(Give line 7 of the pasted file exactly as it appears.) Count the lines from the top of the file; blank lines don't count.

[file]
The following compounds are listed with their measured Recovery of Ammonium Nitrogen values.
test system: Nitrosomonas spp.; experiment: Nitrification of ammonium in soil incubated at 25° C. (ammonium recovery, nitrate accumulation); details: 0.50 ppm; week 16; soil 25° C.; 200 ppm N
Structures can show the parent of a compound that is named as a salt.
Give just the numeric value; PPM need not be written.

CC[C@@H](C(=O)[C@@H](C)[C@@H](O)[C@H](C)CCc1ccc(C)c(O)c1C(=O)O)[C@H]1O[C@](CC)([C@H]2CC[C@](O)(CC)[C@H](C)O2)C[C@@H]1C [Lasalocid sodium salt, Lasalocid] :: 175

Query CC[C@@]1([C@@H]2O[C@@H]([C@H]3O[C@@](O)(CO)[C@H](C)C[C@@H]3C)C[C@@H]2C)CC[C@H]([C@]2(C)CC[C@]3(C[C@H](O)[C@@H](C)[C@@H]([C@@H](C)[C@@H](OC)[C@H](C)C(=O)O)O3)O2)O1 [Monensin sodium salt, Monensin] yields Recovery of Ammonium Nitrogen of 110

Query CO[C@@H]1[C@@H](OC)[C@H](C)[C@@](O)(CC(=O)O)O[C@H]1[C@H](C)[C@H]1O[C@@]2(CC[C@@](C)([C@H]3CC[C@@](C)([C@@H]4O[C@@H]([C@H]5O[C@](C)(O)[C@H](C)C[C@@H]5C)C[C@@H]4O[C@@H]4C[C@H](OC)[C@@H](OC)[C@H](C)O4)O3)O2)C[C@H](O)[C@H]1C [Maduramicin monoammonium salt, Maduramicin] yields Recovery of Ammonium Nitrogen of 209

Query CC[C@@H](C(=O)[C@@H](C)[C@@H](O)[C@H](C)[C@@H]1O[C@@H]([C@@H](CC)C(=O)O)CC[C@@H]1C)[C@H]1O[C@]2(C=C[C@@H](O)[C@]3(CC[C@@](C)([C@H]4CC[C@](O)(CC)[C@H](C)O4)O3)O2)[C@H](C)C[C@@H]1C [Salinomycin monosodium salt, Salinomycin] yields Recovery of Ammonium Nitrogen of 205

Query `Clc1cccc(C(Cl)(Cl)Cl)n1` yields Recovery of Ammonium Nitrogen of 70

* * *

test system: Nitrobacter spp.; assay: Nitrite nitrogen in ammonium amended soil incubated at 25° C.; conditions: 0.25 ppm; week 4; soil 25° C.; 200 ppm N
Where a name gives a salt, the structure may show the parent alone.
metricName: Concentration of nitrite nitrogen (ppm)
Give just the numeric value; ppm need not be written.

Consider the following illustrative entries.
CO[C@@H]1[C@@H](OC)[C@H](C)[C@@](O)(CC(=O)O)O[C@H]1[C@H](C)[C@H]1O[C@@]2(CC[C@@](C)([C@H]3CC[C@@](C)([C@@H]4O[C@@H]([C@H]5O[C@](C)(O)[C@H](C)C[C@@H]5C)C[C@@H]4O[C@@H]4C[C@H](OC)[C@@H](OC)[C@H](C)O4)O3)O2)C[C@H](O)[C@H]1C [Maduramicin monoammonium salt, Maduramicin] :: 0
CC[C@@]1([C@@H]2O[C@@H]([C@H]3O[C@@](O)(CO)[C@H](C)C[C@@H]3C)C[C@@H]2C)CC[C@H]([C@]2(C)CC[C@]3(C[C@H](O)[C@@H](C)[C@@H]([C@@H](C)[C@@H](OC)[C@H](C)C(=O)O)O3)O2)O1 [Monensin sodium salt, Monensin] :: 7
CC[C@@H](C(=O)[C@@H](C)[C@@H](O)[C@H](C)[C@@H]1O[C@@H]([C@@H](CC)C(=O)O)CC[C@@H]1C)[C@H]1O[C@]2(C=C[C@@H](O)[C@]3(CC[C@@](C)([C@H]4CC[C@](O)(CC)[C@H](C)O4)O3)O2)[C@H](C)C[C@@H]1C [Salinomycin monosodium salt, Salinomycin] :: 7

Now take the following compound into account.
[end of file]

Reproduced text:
Query CO[C@@H]1[C@@H](OC)[C@H](C)[C@@](O)(CC(=O)O)O[C@H]1[C@H](C)[C@H]1O[C@@]2(CC[C@@](C)([C@H]3CC[C@@](C)([C@@H]4O[C@@H]([C@H]5O[C@](C)(O)[C@H](C)C[C@@H]5C)C[C@@H]4O[C@@H]4C[C@H](OC)[C@@H](OC)[C@H](C)O4)O3)O2)C[C@H](O)[C@H]1C [Maduramicin monoammonium salt, Maduramicin] yields Recovery of Ammonium Nitrogen of 209